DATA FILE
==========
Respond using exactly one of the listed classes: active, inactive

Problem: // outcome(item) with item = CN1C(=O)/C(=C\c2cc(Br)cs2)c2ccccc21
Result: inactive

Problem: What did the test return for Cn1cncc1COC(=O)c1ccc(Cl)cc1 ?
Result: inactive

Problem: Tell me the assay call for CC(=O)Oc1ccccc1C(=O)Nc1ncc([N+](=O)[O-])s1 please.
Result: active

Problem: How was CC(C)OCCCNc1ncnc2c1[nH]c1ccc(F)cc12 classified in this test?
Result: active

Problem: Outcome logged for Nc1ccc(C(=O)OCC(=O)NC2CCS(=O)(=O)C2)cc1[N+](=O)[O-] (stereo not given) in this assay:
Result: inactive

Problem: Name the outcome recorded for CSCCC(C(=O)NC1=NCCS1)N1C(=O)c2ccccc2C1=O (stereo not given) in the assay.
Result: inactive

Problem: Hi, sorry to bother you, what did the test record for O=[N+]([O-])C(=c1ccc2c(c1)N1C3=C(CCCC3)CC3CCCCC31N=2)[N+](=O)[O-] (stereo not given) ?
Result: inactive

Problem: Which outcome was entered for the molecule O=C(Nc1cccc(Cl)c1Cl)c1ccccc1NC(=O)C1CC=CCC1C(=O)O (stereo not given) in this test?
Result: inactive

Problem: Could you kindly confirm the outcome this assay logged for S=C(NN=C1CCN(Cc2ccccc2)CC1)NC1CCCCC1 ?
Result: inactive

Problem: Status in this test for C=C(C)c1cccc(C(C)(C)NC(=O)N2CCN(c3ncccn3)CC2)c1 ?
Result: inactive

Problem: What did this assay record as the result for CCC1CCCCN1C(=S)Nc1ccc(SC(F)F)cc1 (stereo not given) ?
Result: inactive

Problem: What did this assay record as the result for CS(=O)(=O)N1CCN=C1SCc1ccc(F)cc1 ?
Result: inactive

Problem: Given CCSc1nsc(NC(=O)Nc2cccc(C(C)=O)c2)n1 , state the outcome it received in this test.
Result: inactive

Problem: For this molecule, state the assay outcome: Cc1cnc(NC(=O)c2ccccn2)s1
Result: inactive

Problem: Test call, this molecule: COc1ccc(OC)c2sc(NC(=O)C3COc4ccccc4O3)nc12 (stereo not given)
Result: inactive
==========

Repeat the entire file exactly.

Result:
Respond using exactly one of the listed classes: active, inactive

Problem: // outcome(item) with item = CN1C(=O)/C(=C\c2cc(Br)cs2)c2ccccc21
Result: inactive

Problem: What did the test return for Cn1cncc1COC(=O)c1ccc(Cl)cc1 ?
Result: inactive

Problem: Tell me the assay call for CC(=O)Oc1ccccc1C(=O)Nc1ncc([N+](=O)[O-])s1 please.
Result: active

Problem: How was CC(C)OCCCNc1ncnc2c1[nH]c1ccc(F)cc12 classified in this test?
Result: active

Problem: Outcome logged for Nc1ccc(C(=O)OCC(=O)NC2CCS(=O)(=O)C2)cc1[N+](=O)[O-] (stereo not given) in this assay:
Result: inactive

Problem: Name the outcome recorded for CSCCC(C(=O)NC1=NCCS1)N1C(=O)c2ccccc2C1=O (stereo not given) in the assay.
Result: inactive

Problem: Hi, sorry to bother you, what did the test record for O=[N+]([O-])C(=c1ccc2c(c1)N1C3=C(CCCC3)CC3CCCCC31N=2)[N+](=O)[O-] (stereo not given) ?
Result: inactive

Problem: Which outcome was entered for the molecule O=C(Nc1cccc(Cl)c1Cl)c1ccccc1NC(=O)C1CC=CCC1C(=O)O (stereo not given) in this test?
Result: inactive

Problem: Could you kindly confirm the outcome this assay logged for S=C(NN=C1CCN(Cc2ccccc2)CC1)NC1CCCCC1 ?
Result: inactive

Problem: Status in this test for C=C(C)c1cccc(C(C)(C)NC(=O)N2CCN(c3ncccn3)CC2)c1 ?
Result: inactive

Problem: What did this assay record as the result for CCC1CCCCN1C(=S)Nc1ccc(SC(F)F)cc1 (stereo not given) ?
Result: inactive

Problem: What did this assay record as the result for CS(=O)(=O)N1CCN=C1SCc1ccc(F)cc1 ?
Result: inactive

Problem: Given CCSc1nsc(NC(=O)Nc2cccc(C(C)=O)c2)n1 , state the outcome it received in this test.
Result: inactive

Problem: For this molecule, state the assay outcome: Cc1cnc(NC(=O)c2ccccn2)s1
Result: inactive

Problem: Test call, this molecule: COc1ccc(OC)c2sc(NC(=O)C3COc4ccccc4O3)nc12 (stereo not given)
Result: inactive